Monday, February 13, 2017

A Cacophony of Color!

When I was in Florida a few weeks ago, my friend Judy and I spent a few hours at the Village of the Arts in Bradenton. We had a great lunch and strolled through the neighborhood filled with brightly colored historic cottages. Many of them house galleries, art studios, restaurants, and specialty shops. The little cottages were so cute that I couldn't wait to sketch them. I decided to do a two-page spread in my Stillman and Birn Zeta series softcover sketchbook. The sketch would feature four different cottages plus the hand-painted street sign in the center.

(Click to enlarge) Ink & watercolor in a 5 1/2" x 8 1/2" Stillman & Birn Zeta series softcover sketchbook

I decided to keep my sketch bright and whimsical, like the Village of the Arts, so I skewed the angles of the architectural elements, simplified some details, and gave myself permission to add and subtract whatever I pleased.

Using my reference photos as a rough guide, I did a pencil drawing to rough in the basic shapes then drew my images with my trusty Pitt Artist's pen (size S).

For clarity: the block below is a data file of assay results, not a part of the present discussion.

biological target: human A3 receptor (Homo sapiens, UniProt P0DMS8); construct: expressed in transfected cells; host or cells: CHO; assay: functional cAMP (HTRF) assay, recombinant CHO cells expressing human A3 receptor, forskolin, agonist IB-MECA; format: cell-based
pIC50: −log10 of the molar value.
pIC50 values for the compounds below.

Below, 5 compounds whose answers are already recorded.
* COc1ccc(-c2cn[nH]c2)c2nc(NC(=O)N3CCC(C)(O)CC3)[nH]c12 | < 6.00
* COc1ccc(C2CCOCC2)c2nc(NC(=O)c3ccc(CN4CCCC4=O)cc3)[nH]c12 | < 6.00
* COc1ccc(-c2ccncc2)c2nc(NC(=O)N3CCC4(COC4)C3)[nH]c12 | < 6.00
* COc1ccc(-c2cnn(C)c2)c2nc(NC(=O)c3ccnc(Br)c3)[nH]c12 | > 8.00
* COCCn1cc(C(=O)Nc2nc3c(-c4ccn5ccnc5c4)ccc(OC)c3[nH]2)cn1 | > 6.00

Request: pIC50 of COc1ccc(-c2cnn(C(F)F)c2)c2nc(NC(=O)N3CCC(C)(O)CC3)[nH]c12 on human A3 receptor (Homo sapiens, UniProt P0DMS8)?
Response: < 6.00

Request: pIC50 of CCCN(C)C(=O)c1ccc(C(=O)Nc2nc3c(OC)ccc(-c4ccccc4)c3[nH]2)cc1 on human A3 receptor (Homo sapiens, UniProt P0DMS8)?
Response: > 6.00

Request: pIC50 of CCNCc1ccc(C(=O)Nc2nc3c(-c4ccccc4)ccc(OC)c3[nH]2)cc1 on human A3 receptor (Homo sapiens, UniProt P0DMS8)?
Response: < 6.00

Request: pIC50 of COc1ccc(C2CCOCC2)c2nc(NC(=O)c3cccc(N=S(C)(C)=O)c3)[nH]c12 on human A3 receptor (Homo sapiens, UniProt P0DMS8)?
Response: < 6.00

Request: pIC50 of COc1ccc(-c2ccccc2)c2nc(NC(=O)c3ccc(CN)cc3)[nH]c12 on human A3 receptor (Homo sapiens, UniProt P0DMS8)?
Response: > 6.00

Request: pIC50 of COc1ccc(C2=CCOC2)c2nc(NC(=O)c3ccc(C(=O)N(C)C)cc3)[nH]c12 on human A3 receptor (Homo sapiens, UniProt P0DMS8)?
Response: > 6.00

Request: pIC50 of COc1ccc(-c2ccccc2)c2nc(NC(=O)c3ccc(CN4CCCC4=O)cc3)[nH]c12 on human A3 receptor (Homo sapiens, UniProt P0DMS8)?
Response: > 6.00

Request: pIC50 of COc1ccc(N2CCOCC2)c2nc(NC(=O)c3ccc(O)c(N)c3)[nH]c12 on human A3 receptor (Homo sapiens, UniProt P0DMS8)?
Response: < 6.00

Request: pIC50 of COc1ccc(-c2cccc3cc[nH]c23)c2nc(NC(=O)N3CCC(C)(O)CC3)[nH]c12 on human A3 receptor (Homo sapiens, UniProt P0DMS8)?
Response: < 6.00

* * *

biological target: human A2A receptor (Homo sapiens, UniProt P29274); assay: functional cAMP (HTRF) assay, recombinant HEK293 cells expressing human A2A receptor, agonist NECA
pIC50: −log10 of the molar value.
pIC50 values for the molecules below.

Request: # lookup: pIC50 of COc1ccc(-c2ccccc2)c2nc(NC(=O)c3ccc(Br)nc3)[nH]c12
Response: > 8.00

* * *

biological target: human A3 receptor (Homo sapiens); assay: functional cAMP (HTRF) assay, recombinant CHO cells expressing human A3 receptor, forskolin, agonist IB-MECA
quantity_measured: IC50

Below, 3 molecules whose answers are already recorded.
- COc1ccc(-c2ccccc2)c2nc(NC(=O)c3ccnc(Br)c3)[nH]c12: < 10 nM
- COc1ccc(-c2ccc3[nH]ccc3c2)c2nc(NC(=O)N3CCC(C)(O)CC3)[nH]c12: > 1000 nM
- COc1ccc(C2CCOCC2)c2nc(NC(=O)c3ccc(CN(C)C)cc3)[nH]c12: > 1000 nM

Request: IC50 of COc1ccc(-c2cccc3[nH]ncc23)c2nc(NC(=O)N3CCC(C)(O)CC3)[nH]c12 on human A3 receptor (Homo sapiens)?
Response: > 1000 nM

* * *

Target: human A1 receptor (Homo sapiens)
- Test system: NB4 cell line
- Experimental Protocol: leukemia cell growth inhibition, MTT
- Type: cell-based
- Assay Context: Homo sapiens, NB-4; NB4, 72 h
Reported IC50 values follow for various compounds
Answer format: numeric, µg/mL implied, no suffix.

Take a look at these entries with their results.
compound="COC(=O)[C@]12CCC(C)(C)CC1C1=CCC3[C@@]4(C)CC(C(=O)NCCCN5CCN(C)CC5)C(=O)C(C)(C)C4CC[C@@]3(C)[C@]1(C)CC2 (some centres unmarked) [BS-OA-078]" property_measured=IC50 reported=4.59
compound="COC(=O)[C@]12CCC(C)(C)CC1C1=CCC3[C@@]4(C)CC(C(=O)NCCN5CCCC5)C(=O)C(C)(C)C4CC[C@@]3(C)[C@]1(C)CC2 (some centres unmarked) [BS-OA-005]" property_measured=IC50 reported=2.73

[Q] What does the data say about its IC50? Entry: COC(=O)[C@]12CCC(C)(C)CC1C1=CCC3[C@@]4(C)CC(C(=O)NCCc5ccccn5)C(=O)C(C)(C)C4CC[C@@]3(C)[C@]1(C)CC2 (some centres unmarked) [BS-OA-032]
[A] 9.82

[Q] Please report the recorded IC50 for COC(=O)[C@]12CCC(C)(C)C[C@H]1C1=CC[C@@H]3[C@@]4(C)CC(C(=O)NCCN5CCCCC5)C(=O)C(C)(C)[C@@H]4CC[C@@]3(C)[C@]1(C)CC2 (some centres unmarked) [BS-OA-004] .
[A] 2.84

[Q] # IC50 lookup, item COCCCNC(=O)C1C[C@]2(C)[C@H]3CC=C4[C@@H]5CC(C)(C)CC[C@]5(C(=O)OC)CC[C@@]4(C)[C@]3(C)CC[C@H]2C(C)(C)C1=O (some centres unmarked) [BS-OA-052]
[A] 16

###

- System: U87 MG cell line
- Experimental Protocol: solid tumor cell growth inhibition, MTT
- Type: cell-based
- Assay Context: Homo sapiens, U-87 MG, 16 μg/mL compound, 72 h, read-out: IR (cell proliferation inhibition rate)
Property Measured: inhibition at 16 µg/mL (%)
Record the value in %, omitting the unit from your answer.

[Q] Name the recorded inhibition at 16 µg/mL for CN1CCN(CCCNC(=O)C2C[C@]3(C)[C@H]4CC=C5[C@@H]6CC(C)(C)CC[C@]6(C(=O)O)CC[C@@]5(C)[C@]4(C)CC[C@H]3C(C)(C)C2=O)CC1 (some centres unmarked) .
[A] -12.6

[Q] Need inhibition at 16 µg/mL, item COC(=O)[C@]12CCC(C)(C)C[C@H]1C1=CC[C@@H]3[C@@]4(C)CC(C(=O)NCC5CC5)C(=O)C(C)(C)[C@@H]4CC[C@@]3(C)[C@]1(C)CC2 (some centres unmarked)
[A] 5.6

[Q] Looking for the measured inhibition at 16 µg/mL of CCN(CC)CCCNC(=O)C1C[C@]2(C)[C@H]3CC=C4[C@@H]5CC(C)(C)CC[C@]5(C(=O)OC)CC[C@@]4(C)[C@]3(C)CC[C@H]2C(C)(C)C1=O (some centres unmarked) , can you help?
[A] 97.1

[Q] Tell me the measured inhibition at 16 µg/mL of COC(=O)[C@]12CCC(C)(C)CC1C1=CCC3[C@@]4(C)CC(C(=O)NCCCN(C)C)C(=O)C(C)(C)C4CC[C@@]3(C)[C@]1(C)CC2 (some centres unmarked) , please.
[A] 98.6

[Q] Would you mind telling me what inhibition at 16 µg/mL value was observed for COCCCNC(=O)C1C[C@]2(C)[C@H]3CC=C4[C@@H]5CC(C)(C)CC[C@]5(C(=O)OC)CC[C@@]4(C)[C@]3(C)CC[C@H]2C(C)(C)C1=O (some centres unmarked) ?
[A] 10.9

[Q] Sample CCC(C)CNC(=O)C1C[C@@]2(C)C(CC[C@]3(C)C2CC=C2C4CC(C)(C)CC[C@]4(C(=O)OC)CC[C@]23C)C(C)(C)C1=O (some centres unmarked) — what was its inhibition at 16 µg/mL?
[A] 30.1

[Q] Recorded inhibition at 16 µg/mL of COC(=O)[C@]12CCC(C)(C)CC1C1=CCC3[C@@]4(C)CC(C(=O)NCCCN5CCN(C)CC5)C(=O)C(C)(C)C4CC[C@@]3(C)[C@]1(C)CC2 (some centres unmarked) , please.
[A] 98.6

Step 1 - Line drawing

Next I painted the skies using a #8 Escoda Versatil round brush. I got a set of these brushes from Cheap Joe's, and I'm really enjoying them. They come to a good point, hold plenty of water, and have a nice spring to them that I like.

Step 2 - Paint the skies  

I used Cobalt Blue for the skies on the top right and lower left and Cerulean Blue for the other two.

In step three I painted on some dabs of masking fluid where I wanted to indicate flowers on some of the bushes and vines later. The first washes were splashed on the foliage next using Sap Green, American Journey Earthen Green (a new favorite!), Cobalt Blue, Cadmium Yellow Medium, Yellow Ochre, and American Journey Shadow (another new favorite - it's a delicious deep blue-purple).

Step 3 - Begin painting the greens. Add masking to flower blossoms.